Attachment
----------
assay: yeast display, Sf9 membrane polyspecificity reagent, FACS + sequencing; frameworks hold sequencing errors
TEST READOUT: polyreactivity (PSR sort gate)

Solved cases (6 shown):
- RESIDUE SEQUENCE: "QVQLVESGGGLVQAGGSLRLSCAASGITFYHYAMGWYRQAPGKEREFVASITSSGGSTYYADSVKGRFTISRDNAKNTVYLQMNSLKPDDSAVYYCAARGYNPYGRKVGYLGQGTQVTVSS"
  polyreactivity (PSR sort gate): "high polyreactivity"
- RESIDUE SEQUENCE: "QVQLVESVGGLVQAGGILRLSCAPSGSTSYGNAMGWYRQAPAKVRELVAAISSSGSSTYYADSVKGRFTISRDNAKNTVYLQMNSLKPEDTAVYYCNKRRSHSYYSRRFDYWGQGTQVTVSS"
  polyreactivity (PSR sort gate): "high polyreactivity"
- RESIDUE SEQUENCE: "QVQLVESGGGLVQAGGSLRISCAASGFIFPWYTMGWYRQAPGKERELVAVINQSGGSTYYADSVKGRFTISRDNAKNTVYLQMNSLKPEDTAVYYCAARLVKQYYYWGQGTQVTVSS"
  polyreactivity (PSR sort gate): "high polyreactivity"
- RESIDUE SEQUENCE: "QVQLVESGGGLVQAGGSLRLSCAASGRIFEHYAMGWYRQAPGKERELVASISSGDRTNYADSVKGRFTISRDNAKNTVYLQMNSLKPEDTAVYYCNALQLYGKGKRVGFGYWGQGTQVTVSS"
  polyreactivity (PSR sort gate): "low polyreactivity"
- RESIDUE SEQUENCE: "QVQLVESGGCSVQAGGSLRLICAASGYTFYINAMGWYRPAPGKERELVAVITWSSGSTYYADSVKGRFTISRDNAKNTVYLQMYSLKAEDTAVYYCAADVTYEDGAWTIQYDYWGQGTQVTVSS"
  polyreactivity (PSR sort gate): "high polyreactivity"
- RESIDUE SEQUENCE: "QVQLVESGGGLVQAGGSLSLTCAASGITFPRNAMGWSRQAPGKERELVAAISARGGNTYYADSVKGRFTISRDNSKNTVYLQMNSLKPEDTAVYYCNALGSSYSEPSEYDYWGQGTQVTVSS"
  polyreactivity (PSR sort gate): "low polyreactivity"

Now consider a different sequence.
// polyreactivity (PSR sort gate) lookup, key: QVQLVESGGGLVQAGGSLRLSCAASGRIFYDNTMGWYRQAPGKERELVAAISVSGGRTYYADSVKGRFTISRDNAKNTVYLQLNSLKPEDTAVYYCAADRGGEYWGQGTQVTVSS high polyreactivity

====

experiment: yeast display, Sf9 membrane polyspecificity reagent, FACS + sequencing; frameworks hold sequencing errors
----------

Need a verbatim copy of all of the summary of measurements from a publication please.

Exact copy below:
assay: yeast display, Sf9 membrane polyspecificity reagent, FACS + sequencing; frameworks hold sequencing errors
TEST READOUT: polyreactivity (PSR sort gate)

Solved cases (6 shown):
- RESIDUE SEQUENCE: "QVQLVESGGGLVQAGGSLRLSCAASGITFYHYAMGWYRQAPGKEREFVASITSSGGSTYYADSVKGRFTISRDNAKNTVYLQMNSLKPDDSAVYYCAARGYNPYGRKVGYLGQGTQVTVSS"
  polyreactivity (PSR sort gate): "high polyreactivity"
- RESIDUE SEQUENCE: "QVQLVESVGGLVQAGGILRLSCAPSGSTSYGNAMGWYRQAPAKVRELVAAISSSGSSTYYADSVKGRFTISRDNAKNTVYLQMNSLKPEDTAVYYCNKRRSHSYYSRRFDYWGQGTQVTVSS"
  polyreactivity (PSR sort gate): "high polyreactivity"
- RESIDUE SEQUENCE: "QVQLVESGGGLVQAGGSLRISCAASGFIFPWYTMGWYRQAPGKERELVAVINQSGGSTYYADSVKGRFTISRDNAKNTVYLQMNSLKPEDTAVYYCAARLVKQYYYWGQGTQVTVSS"
  polyreactivity (PSR sort gate): "high polyreactivity"
- RESIDUE SEQUENCE: "QVQLVESGGGLVQAGGSLRLSCAASGRIFEHYAMGWYRQAPGKERELVASISSGDRTNYADSVKGRFTISRDNAKNTVYLQMNSLKPEDTAVYYCNALQLYGKGKRVGFGYWGQGTQVTVSS"
  polyreactivity (PSR sort gate): "low polyreactivity"
- RESIDUE SEQUENCE: "QVQLVESGGCSVQAGGSLRLICAASGYTFYINAMGWYRPAPGKERELVAVITWSSGSTYYADSVKGRFTISRDNAKNTVYLQMYSLKAEDTAVYYCAADVTYEDGAWTIQYDYWGQGTQVTVSS"
  polyreactivity (PSR sort gate): "high polyreactivity"
- RESIDUE SEQUENCE: "QVQLVESGGGLVQAGGSLSLTCAASGITFPRNAMGWSRQAPGKERELVAAISARGGNTYYADSVKGRFTISRDNSKNTVYLQMNSLKPEDTAVYYCNALGSSYSEPSEYDYWGQGTQVTVSS"
  polyreactivity (PSR sort gate): "low polyreactivity"

Now consider a different sequence.
// polyreactivity (PSR sort gate) lookup, key: QVQLVESGGGLVQAGGSLRLSCAASGRIFYDNTMGWYRQAPGKERELVAAISVSGGRTYYADSVKGRFTISRDNAKNTVYLQLNSLKPEDTAVYYCAADRGGEYWGQGTQVTVSS high polyreactivity

====

experiment: yeast display, Sf9 membrane polyspecificity reagent, FACS + sequencing; frameworks hold sequencing errors